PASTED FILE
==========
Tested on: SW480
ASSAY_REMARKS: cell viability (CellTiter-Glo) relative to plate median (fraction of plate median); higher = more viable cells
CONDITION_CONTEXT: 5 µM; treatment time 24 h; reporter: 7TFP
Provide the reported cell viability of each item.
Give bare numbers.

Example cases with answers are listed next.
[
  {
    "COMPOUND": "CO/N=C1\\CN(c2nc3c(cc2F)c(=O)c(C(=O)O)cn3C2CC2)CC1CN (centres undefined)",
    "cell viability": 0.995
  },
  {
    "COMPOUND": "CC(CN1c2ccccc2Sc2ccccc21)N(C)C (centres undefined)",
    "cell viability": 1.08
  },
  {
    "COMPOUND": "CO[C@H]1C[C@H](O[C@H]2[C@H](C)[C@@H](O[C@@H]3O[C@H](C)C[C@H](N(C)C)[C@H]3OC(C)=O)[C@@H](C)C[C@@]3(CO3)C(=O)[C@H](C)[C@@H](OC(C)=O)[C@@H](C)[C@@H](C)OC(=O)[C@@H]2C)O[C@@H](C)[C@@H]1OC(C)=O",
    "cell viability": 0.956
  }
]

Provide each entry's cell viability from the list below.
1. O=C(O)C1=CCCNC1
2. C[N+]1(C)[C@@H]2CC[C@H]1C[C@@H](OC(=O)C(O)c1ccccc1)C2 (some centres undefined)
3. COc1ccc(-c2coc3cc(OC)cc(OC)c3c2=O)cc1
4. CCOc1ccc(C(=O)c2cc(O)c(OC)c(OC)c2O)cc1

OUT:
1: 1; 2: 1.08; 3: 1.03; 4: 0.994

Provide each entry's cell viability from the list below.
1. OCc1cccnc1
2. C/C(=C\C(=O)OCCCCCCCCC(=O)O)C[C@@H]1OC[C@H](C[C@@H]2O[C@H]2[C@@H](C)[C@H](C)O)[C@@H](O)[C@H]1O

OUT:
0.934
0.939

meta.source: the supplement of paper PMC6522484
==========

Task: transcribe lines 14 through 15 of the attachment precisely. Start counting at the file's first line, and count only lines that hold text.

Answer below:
    "cell viability": 1.08
  },